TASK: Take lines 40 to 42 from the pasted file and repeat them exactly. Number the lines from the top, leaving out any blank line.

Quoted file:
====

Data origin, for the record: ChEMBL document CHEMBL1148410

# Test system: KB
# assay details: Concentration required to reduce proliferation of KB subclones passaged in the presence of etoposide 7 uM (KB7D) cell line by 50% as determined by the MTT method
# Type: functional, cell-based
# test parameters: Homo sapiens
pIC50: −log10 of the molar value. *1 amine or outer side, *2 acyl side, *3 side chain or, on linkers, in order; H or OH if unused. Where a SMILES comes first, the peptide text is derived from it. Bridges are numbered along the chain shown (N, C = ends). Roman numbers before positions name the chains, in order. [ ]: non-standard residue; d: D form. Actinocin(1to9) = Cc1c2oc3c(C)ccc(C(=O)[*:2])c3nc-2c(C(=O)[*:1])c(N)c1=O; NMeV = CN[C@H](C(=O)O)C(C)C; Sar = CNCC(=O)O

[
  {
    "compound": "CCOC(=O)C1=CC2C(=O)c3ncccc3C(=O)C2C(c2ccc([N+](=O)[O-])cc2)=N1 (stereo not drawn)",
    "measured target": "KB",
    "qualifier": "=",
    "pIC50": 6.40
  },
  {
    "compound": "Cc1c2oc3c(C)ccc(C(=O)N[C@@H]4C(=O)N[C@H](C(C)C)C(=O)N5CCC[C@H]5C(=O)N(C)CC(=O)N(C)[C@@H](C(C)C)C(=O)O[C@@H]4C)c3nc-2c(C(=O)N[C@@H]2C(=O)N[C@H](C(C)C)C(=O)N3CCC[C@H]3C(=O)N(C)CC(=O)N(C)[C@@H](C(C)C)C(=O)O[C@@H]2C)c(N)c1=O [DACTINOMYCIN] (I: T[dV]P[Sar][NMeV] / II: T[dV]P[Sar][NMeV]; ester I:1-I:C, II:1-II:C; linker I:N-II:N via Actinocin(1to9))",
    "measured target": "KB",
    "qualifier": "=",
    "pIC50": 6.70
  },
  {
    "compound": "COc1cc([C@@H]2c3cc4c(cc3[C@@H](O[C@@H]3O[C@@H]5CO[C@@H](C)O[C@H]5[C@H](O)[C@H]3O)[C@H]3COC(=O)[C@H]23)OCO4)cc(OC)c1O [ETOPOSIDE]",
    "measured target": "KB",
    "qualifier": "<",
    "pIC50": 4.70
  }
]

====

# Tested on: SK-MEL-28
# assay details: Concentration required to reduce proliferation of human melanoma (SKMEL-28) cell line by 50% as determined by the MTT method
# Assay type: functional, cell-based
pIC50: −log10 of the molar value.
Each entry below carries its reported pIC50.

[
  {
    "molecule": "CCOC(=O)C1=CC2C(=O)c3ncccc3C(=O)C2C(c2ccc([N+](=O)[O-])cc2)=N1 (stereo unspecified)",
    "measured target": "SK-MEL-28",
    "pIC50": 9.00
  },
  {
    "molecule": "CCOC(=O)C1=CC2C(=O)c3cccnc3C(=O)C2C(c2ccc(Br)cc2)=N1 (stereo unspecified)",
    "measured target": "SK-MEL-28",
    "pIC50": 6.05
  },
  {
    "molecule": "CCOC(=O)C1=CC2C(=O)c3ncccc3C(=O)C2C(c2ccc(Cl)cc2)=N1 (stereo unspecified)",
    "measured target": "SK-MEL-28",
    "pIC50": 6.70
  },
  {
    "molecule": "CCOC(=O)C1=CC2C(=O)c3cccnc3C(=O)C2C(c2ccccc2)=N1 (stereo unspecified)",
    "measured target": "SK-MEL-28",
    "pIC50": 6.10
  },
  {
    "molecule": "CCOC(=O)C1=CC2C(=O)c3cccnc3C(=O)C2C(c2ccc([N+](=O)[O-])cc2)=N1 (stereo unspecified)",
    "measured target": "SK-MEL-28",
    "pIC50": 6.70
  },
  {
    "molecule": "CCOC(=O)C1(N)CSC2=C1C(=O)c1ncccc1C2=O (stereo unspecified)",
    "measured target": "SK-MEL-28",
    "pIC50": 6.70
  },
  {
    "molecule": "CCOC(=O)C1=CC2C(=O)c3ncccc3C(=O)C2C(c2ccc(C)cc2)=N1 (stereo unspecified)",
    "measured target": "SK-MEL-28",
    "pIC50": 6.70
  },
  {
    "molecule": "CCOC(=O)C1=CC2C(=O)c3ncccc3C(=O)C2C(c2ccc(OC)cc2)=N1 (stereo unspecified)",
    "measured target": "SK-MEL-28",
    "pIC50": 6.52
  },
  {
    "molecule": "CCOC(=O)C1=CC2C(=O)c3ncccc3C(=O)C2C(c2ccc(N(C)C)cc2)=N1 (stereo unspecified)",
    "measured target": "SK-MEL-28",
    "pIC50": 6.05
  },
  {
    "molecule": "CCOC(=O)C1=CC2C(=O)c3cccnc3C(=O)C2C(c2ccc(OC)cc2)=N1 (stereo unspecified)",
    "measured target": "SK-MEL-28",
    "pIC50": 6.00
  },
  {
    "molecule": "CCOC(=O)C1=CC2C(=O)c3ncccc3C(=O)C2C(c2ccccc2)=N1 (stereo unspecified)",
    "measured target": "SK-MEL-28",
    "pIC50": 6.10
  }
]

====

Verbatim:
    "molecule": "CCOC(=O)C1=CC2C(=O)c3cccnc3C(=O)C2C(c2ccc(Br)cc2)=N1 (stereo unspecified)",
    "measured target": "SK-MEL-28",
    "pIC50": 6.05